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Don't Talk to Strangers

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Don't Talk to Strangers

by Unknown

Published ca. 1950s

Dramatized film warning children of the dangers of strangers.

Run time 13:05
Producer Unknown
Sponsor City of Fresno, Police Department
Audio/Visual Sd, C




Reviewer: Love thy neighbour - favoritefavoritefavorite - March 30, 2006
Subject: License plate number
I love the way the little girl refuses, then walks to the back of the car casually and takes the number down. i love the actions in this movie.
Such as the mother pushing the child away (*child abuse*)and then shaking her head in a strange manner to imply that she doesn't believe her daughter. It's a bit much to be honest but weren't all movies like that in those days?
Reviewer: Christine Hennig - favoritefavoritefavoritefavorite - August 23, 2005
Subject: You Say a Strange Man Tried to Lure You Into His Car? Don't Bother Me, Earline, I'm Making Dinner!
A little girl named Earline encounters a man on her way home from school who tries to lure her into his car. Obviously, sheÂs watched plenty of Sid Davis films at school, because she immediately turns him down and writes down the license number of the car. Then she takes this information home to her mother, who, amazingly, blows it off. So the next day, the man manages to successfully pick up a classmate of hers who must have been sick during the showing of The Dangerous Stranger. When her mother calls the school to inform them that her daughter didnÂt make it home, the principal conducts a search of the playground, asking every kid there whether or not they saw the missing girl. None of them did, except for one plucky little boy who saw the girl get into the manÂs car. At this point, the police are called, and they go through an excruciatingly long process of calling in detectives (including a female detective with catÂs eye glasses that have to be seen to be believed), questioning all the children again, sending out an APB, and patrolling the streets at about 15 miles an hour. Fortunately, the child molester turns out to be too neurotic to work quickly, so by the time a police officer spots his car and picks him up, the girl is unharmed. (In real life, she would have been raped, dead, and buried in a field somewhere by that time, hence the Amber Alert.) All this is told through narration, with overly-dramatic music on the soundtrack. Then the movie focuses on prevention, which amounts to stating that this never happens to nice families who have regular bedtimes for the children. The narrator tells us that EarlineÂs mom feels guilty for ignoring her childÂs report of the strange man, but this is said over footage of her blithely reading a magazine, looking like she hasnÂt a care in the world. In this film, the only smart people appear to be the kids. Watch for the cheesy title cards made with plastic letters and the scary drawing Earline made to go with her theme on dental care.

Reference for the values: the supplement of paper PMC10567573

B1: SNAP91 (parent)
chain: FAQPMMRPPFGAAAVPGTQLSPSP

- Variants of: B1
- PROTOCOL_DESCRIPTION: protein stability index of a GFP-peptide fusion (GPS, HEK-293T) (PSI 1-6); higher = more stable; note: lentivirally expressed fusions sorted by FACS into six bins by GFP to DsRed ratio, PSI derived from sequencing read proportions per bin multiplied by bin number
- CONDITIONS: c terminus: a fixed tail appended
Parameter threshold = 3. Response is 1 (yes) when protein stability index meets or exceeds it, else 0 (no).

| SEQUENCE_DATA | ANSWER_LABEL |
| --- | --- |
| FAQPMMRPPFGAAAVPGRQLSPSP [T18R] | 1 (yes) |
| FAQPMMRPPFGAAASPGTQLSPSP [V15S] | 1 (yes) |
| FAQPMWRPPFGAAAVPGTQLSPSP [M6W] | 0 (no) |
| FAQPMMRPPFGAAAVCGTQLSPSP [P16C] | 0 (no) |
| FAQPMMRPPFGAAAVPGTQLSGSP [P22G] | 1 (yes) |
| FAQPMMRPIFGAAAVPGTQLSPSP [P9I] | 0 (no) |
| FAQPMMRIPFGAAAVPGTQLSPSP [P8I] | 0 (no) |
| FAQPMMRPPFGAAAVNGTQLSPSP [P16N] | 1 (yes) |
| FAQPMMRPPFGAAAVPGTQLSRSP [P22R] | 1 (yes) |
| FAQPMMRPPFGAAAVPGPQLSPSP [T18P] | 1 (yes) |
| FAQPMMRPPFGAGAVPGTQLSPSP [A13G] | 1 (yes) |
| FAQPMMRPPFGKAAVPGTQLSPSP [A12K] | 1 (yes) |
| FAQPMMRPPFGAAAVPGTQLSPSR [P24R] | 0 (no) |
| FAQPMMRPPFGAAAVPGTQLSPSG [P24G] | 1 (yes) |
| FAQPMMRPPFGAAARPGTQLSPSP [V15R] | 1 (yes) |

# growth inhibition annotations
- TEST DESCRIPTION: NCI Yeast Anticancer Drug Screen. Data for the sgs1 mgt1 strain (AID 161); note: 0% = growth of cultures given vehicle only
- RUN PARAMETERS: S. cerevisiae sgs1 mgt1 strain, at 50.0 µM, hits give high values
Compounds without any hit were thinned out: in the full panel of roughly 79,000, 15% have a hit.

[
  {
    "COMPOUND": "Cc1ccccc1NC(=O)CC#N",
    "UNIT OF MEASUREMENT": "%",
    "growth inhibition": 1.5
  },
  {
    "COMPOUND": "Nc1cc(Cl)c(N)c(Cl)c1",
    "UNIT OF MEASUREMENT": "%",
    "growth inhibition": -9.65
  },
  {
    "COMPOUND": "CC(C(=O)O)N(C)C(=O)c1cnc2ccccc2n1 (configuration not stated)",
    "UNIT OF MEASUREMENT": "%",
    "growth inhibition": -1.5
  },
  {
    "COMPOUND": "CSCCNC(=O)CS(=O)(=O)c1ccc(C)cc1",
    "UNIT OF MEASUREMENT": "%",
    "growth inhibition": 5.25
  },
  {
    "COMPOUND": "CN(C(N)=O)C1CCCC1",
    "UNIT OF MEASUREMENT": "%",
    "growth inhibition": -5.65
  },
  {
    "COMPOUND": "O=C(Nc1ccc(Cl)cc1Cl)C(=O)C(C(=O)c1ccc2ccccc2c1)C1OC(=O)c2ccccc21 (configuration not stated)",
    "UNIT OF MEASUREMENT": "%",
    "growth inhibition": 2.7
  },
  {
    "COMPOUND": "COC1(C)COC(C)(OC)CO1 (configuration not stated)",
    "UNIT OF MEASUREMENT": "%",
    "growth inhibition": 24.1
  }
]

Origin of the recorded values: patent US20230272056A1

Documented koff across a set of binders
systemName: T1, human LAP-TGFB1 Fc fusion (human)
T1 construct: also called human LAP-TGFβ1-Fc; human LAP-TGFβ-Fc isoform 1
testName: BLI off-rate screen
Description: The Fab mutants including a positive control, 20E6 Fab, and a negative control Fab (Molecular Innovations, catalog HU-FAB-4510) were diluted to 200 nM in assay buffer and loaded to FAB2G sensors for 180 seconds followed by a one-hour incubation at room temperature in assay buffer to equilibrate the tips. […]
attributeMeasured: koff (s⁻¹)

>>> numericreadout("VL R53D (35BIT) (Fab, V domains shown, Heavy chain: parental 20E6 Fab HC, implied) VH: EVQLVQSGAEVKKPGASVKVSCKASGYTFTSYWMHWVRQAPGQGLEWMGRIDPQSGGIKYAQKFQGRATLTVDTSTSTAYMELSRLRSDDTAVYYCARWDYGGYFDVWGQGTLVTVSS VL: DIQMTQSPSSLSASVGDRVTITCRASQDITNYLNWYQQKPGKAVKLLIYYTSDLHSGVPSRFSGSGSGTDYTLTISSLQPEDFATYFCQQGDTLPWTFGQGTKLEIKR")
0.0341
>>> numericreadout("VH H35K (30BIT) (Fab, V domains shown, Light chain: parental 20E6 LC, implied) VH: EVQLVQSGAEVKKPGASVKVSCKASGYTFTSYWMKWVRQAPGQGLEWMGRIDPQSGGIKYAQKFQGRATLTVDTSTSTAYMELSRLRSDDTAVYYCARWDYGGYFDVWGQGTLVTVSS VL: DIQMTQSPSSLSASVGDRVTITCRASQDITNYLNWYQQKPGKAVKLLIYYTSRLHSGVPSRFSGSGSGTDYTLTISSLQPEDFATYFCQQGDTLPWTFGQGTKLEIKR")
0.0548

Ratings: Camp/Humor Value: ****. Weirdness: ****. Historical Interest: ****. Overall Rating: ****.
Reviewer: Marysz - favoritefavoritefavoritefavorite - August 8, 2004
Subject: Moms Beware
A 1950 film with an appropriately ominous musical score warns parents about the danger of child molesters. Arlene Williams is offered a ride by a man waiting in a car outside of the school playground. She runs away, but stops to write down the license plate number. But when she tells her mom about it, she gets the brush-off. But the next day a little girl not as cautious as Arlene gets in the manÃÂs car.

Despite its calamitous music, this film isnÃÂt as spooky as two Sid Davis films in the Archives with similar themes, ÃÂThe Strange OnesÃÂ and ÃÂBoys Beware.ÃÂ In this film, we see the predator in series of close-ups; in DavisÃÂs films the molesters are shadowy figures. The facelessness of the men in the Davis films makes them all the more frightening and heightens our sense of the childrenÃÂs isolation and vulnerability.